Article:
Thursday 25 September 2014

Commentate, Don't Prognosticate

I read a lot of cricket books, mainly biographies and histories. A common theme for any cricketer turned commentator is 'Advice Received From Richie'. Although, why they need to include it I don't know, since they all tell the same story.

The generic tale runs something along the lines of said commentator talking about the future, about who will win the game, series, who will succeed, fail etc etc. In the story Richie Benaud sits back and says nothing, a cryptic smile on his face. He always lets them sink. There's no hand on the rudder from Richie, no pre-game crimp notes. You're on your own.

The writer always says how during the call, very shortly after the wayward prediction, it proved to be a lot of hoary bollocks. Another cryptic half-smile from the doyen.

At the end of the game the commentator asks Richie, "so how'd I go?" And Richie always tells them that they ought to watch and call the game, not try and make predictions about the future. Say what you can see is happening, don't guess at what you can't see and don't know. Best lesson they ever learnt, they all say.

I always think, why didn't you just read the last guy's book? Learn from his mistake. Don't go and do it yourself.

But it seems, for each individual, it is irresistible. Which team will, or most definitely will not, win the World Cup? Who will eventually be regarded as an all-time great, or not (Alastair Cook, discuss)? What did Andrew Gale really say?

People just can't help themselves.

Thursday 18 September 2014

Know Your Limits

I used to play cricket with a guy who had been a champion hockey player. U/19 State representative or some such. The season he played with us was the first time he'd played proper cricket.

He batted like a hockey player. A right hander, he could only hit the ball in front of square on the on side. He pushed forward through the line of the ball and turned his wrists on contact, so the ball always squirted away through mid-wicket, even if he'd hit it from two feet outside off stump.

If it was short he just swung harder, bringing the bat through in the same arc as every other shot, as if driving at the ball, connecting with the bat horizontal out in front of him. For all the world it looked like he would hit it straight up. But when he hit it he turned the face, and the ball would fly off at right angles.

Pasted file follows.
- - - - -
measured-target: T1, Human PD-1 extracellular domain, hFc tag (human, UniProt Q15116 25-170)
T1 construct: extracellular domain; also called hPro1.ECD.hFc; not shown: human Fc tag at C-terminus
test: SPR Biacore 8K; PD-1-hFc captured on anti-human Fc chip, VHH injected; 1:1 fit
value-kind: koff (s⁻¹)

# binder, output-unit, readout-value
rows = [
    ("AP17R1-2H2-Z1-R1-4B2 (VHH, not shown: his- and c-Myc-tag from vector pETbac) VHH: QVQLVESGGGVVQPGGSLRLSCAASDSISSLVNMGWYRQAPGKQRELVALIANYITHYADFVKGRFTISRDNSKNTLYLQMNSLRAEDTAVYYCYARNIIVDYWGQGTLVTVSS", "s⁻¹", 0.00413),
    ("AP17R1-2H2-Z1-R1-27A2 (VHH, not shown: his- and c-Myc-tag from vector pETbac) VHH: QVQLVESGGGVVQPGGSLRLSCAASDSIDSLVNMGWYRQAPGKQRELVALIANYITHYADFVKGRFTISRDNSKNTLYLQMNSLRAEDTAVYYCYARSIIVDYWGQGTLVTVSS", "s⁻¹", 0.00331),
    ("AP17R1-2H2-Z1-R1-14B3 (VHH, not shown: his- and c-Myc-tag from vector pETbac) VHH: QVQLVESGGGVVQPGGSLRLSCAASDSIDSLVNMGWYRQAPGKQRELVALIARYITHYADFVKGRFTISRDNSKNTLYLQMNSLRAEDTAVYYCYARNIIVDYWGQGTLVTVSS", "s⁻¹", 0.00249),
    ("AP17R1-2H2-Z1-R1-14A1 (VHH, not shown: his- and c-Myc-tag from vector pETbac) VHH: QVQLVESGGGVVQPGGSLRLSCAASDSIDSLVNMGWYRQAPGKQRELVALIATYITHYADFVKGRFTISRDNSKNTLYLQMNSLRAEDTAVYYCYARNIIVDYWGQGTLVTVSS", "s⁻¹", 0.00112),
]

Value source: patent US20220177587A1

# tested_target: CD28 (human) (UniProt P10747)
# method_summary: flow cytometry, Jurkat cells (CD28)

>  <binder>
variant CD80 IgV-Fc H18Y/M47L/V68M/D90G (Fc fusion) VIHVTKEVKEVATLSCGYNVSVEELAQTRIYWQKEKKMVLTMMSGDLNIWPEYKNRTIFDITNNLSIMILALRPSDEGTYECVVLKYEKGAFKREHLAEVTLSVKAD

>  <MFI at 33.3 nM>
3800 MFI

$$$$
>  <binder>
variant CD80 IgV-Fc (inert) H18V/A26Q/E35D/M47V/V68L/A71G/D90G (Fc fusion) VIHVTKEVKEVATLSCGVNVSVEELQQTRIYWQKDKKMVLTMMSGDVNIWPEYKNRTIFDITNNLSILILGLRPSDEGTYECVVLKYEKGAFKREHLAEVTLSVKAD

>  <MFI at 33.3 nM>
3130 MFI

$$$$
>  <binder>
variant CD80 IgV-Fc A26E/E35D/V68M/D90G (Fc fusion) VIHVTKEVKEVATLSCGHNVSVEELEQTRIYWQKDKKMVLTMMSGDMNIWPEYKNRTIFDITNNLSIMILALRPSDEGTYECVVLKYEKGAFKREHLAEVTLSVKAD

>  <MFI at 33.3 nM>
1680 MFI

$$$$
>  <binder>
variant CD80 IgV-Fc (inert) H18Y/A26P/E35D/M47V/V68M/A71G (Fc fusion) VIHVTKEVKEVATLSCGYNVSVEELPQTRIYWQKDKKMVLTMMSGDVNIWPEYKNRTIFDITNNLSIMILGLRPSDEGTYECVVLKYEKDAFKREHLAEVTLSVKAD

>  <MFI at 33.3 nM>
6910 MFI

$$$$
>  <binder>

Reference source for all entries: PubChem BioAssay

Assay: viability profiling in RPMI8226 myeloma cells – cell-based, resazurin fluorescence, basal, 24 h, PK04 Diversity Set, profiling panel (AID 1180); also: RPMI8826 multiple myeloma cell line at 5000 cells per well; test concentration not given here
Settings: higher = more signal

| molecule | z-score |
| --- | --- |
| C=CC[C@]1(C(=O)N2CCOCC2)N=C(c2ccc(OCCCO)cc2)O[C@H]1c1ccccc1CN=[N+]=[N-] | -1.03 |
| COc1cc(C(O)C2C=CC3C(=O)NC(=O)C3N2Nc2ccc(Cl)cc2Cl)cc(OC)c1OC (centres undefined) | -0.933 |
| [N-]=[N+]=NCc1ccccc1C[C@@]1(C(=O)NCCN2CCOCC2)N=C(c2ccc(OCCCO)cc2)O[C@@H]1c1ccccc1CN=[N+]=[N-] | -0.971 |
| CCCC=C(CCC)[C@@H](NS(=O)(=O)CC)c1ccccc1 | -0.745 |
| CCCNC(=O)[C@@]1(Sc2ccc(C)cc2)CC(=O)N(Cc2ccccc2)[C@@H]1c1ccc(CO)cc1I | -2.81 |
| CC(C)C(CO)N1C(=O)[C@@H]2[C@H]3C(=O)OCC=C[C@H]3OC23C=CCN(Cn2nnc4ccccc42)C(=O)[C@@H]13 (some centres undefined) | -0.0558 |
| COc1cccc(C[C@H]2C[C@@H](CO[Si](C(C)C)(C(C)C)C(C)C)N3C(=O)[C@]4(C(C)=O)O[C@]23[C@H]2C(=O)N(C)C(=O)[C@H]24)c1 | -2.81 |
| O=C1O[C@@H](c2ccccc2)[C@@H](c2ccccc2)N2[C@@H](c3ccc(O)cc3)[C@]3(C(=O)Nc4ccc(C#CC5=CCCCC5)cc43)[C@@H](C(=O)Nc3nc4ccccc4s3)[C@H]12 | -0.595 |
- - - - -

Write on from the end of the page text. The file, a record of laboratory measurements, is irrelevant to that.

The competition we played in only had six teams, and so we played each other three times each season, and since he was such a limited player the oppo started to work him out. His solution? He  batted left handed.

I mean he'd switch in the middle of an innings. He'd make twenty runs or so batting right-handed, and then he'd turn around and bat left-handed for a while.

He batted left-handed just like a hockey player - except a completely different player. Left handed he basically played two shots. He still pushed through the line of the ball, except left handed the bat stayed straight, so he hit through cover. And left handed he could absolutely smoke the ball through and behind point with the most amazing square cuts and late cuts.

He would always switch hands in the middle of an over, and often as not would actually pull out of his stance as the bowler ran in, and then switch over. The opposition captain would stand aghast for a while, not quite believing what was going on. Then he would scratch his head and try to work out where all the fieldsman would have to go.

Sometimes the other captain would object, but they had no grounds. You are are free to switch hands if you are silly enough to do it, so long as you inform everyone.

So when the oppo captain made a fuss hockey-boy would stand in his opposite stance and wait for the field to change. Then he would go into his stance, tap tap tap, bowler starts coming in. Then he would pull out and switch back to the other hand again!

I once saw him do it four times without facing a ball, completely unfazed about the oppo going mental at him. They soon learnt just to get into position and shut up.